I am grateful today
I get asked: What’s the point of centering everything — my business development, my sales, my branding work, my coaching practice — in gratitude? That question’s too small. Ask me this instead: What’s the point of grounding my entire life, every moment, in gratitude? Now we have something to talk about!
I ground my life in gratitude.
Look. Here. It’s simple. I’ve changed a lot since I started expressing gratitude for everything on a regular basis over ten years ago. That’s what a gratitude practice does. It changes you. On the outside, circumstances have changed (that’s what they do, yo). But on the inside, I have changed (and everyone I know is so relieved!) — I have learned how to dwell in stillness, respond from love, and be generous. So much more useful and tolerable than the years I led with the napalm, moved through life with my own personal black cloud over my head, and stood with one leg regretting the past and the other leg fearing the future. Which left me pissing all over the present moment.
I am grateful that I have a 7/8 full coaching practice today. I have seven coaching clients, for the first time. For a few years after I started my practice ten years ago, I had just one coaching client. I knew every thing about her and I am certain that I was way too invested in the details of her life. The poor woman! And she’s my client still. That’s a miracle in itself. But the gratitude I’m feeling right now is that I have had a wish fulfilled. I used to wish that someday I’d have enough clients that I wouldn’t have the particulars of their lives at my fingertips. And that’s the case now. In fact, the client notes spreadsheet I started keeping a couple of years ago holds the details I need to go back to when I’m in conversation with each client. And the rest of the time I’m freed to hold their highest good in my heart when I think of them and send energy their way, a prayer that really has nothing to do with facts and circumstances.
I am grateful for learning what was an elusive lesson for me: to appreciate what I have in this now moment. I am that woman, the one who turned to a beloved friend at a birthday party I threw for myself, in a house full of 20 or so women, each of whom had shown up for me, and said with a sigh, “Nobody came.” The look on her face, complete with eyeroll, preceded a deserved response, “What am I, chopped liver?”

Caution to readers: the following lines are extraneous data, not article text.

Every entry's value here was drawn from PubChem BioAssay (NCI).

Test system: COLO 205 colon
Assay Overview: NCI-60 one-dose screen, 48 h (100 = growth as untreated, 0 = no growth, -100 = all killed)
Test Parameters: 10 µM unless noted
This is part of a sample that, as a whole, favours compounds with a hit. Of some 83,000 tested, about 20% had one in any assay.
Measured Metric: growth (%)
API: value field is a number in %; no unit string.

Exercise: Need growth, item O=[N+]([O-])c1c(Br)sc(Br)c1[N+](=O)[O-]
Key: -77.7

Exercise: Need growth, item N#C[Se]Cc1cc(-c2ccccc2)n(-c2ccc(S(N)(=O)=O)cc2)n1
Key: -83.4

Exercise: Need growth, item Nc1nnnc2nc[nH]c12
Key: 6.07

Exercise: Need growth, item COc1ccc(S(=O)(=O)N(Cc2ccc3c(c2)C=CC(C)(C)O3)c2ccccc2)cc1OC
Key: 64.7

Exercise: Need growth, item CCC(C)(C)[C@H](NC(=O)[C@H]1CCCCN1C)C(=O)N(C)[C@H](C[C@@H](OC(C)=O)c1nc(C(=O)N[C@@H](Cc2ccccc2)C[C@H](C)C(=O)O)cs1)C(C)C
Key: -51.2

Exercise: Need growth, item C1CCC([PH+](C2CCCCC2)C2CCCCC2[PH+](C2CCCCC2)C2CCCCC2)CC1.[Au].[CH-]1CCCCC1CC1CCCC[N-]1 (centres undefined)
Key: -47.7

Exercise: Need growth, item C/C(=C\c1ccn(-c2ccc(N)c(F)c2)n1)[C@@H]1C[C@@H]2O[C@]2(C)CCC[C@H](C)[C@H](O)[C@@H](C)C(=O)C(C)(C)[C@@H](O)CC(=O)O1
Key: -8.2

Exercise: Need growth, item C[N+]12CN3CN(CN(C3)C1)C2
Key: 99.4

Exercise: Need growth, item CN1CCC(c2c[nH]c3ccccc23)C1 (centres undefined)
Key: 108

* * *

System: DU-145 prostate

Yup. That was a turning point for me (about sixteen years ago, I am such a slow learner!). Since then, I have adopted a new radical way of being, and it has a motto: Thrive where you’re planted. Which means letting go of my deathgrip on the yearning for what I don’t have, letting go long enough to foster appreciation for that which has been gifted to me. This. Now. This now moment is my gift. It is what I have been given to experience. Learning to like and appreciate what is changes everything. Thrive where you’re planted has turned me into a person who accepts invitations and shows up to them. This is different. It’s different from angling for invitations and then not going, because why would I go anywhere where I was wanted? If you want me, you deserve the contempt in which I held myself. Oy!
Another big difference goes back to that party. I have learned how to actively love and appreciate the people who are here, present, with me now. Instead of kicking them to the curb so I could yearn in painful solitude for the unavailable one or ones. How it went, for so many years, and two marriages: If you are available to me, you’re toast. Instead I shone my love light into the sector where the attractive-simply-because-they’re-not-available folk hang out. Pitiful. And still painful to reveal this, but hey, as my mother always said as she was brushing out the tangles in my hair, “It hurts to be beautiful.”
I am very grateful for the ease and love of my birthday getaway. I invited my daughter and she brought three friends. My sister and a friend of mine came. We went to Harbin Hot Springs where clothing is most definitely optional. I could have worried a lot about how the younger of us (the four in their 20s) would deal with my nudity, and the nudity all around them. I could have started tripping about my sister and my friend and how they’d get along. I didn’t.
Wait. I’m lying a little bit. I did in fact worry. But I didn’t get stuck there. Instead I was able to turn away from my mind and my thoughts. (Yes it’s true, just as they taught me in Brooklyn early in my 12-step recovery. When you’re alone with your mind, you’re in a bad fucking neighborhood.) I’ve learned how to escape from that neighborhood by sinking into my heart, by opening my heart in humble invitation, by allowing myself to connect to the always present love and mercy and compassion and insight and clarity of the Divine. By claiming trust, and love, and joy. Grabbing on to these attributes pushes the fear and resentment to the side, making room for what I really really want in the first place.
I had a wonderful time. From what I could see, so did everyone else. Yay for getting out of the way of the good.
So, beautiful? What are you grateful for? I’d love to know. Talk to me.
Leave a comment below, and let’s have a conversation!